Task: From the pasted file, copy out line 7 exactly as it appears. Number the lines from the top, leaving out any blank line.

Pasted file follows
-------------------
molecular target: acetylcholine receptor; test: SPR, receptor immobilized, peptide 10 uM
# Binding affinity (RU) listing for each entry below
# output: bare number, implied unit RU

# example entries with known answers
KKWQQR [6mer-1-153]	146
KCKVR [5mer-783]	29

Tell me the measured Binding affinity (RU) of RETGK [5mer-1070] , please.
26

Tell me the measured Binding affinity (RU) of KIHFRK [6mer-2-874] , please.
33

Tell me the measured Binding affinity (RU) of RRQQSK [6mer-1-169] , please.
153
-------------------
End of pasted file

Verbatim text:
Tell me the measured Binding affinity (RU) of RETGK [5mer-1070] , please.